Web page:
The Art of Twitter (and there is an art to it!)

The use of Twitter is exploding.

First off, I have to say how awesome it is to have a class in which we learn about Twitter and how to use it effectively. Did you know that there is a strategy and even traditions pertaining to the social networking site?

I’ll back up a little bit. Before mid-summer, I had no idea how Twitter worked. I thought I did. The explanation I had heard was a poignant one: “It’s like Facebook with only status updates.” This seemed less than thrilling. I already had a Facebook account. Why add something new? This part of my story seems to mirror Alana’s, who shares some well-thought-out ideas on Twitter herself. Did anyone else have the same thought?

However, when I was accepted into the Creative Communications program,  I signed up for Twitter. I had to know what was up before school started. They even had “How many characters is allowed in a tweet?” as one of the questions for the entry exam! Twitter must be a bitter deal than I had realized.

So I signed up, sent a couple messages, hit the “follow” button for a bunch of people who looked interesting, and there I was. On Twitter. Tweeting, even.

But there is so much more.

In class, I am quickly discovering that Twitter is far from just being a collection of statuses. Rather, it is a medium for professionals of all kinds to concisely share all kinds of thoughts and advice and other valuable information.

Please be advised, though, that the ‘concise’ portion is crucial, because  Twitter only allows 140 characters in per tweet. That’s not very much. Because of this limitation, users must condense their information and present it so it appeals to others without taking up much space. This creates a kind of ‘art’ in itself. Users must learn to pass on information, ask questions, provide information for people – and do it all in a very short space.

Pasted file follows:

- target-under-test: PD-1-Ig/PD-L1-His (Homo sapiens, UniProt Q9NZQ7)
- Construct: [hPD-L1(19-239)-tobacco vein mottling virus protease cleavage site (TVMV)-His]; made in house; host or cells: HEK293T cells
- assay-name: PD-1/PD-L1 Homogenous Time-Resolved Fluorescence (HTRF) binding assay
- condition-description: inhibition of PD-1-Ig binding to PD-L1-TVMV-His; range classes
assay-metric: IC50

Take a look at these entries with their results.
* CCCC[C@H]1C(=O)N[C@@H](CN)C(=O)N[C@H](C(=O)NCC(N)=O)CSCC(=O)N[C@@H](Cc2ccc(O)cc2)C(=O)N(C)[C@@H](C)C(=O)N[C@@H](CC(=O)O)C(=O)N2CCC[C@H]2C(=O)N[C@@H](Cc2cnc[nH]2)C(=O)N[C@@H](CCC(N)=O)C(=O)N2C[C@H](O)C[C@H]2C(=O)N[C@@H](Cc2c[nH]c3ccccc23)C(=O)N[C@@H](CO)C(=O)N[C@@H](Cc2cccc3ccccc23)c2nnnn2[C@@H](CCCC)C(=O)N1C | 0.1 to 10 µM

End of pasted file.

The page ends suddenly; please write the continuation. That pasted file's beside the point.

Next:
Got that down?

Once you figure that part out, there’s a whole new world of strategy. You can find contacts based on shared interests, and make some serious progress in your professional development. There’s a whole lot that can be done with this. For more details, check out Melanie’s blog post. She has some great things to say about Twitter in the professional sphere, as well as some more links if you really want to do your homework.

Before you start reading, though, I want to show you this chart. It’s an awesome visual I found online that shows off the many uses for Twitter. (Click to expand.)

Twitter can be useful for individuals, businesses, and more.

Still think it’s just a bunch of Facebook statuses? Now, if you’d like, head on over to @jmgfriesen and @artofwinnipeg

Images from:

  1. http://bit.ly/3olCI7
  2. http://bit.ly/w3USI
  3. http://bit.ly/f0a6mo
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About Jenna Marie

Jenna is a communications student from Winnipeg, Manitoba. She's almost finished studying at Red River College and looking forward to whatever's coming next.
This entry was posted in School Assignments and tagged , . Bookmark the permalink.

3 Responses to The Art of Twitter (and there is an art to it!)

    • Hmm. That’s a tough question. I’d say it can be. Maybe the “I just ate a sandwich” posts wouldn’t be …
      There’s certainly an art TO Twitter. Learning the strategic use for it definitely instilled in me more respect for its power.
      And whether or not a person agrees that Twitter is art in itself, I would imagine it hard to argue that it is used to promote art: events, shows, links to articles, etc. It is certainly a valuable tool to artists, whether or not one considers it to be art in itself.
      What do you think, Duncan?

  1. I’m with you on the point that there is an art to Twitter — just as there is an art to just about everything. In your example, tweeting “I just ate a sandwich” is not particularly artful because it does not maximize the potential of this medium.

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